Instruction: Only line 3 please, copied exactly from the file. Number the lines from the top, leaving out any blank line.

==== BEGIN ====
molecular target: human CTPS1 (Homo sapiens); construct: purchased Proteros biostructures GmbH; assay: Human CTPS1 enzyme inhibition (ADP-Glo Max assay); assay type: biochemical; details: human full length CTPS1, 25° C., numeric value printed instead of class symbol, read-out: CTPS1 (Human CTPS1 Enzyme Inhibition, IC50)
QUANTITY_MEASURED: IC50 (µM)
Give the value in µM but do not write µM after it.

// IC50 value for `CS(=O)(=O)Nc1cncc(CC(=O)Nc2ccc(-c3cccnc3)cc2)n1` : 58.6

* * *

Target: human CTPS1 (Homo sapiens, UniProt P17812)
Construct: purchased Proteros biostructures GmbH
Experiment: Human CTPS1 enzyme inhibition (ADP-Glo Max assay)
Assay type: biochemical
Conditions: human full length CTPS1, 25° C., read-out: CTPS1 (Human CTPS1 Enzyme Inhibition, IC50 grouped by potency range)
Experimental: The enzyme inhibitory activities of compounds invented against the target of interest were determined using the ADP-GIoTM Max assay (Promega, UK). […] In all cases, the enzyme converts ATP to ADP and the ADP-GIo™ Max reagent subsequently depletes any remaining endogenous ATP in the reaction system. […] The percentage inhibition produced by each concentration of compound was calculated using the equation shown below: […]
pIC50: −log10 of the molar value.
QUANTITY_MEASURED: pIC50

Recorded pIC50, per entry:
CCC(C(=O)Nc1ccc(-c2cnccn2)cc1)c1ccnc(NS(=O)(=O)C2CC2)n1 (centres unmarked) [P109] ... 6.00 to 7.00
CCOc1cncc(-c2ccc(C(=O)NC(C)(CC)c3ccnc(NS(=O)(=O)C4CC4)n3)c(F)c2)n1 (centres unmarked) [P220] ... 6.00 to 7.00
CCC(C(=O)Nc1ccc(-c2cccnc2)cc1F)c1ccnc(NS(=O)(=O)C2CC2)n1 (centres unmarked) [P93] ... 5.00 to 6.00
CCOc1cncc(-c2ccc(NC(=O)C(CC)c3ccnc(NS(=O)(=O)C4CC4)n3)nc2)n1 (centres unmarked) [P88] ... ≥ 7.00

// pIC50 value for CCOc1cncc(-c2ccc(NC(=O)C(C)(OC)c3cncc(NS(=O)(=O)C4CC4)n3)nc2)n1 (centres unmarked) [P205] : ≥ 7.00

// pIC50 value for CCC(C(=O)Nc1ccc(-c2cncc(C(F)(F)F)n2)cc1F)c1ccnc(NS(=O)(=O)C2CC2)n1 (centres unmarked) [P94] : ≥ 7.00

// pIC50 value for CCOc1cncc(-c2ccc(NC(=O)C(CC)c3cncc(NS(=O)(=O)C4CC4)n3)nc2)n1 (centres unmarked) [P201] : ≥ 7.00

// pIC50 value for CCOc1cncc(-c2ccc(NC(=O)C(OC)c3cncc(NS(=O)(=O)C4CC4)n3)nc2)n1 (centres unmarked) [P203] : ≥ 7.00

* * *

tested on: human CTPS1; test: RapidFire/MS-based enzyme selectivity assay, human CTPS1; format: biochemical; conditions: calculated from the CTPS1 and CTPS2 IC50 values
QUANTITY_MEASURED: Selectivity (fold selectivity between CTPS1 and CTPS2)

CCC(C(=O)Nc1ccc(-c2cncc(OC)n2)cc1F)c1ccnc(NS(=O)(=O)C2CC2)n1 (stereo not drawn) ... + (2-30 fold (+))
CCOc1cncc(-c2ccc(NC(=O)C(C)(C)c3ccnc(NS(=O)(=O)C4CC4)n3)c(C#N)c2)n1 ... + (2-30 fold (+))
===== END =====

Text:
Give the value in µM but do not write µM after it.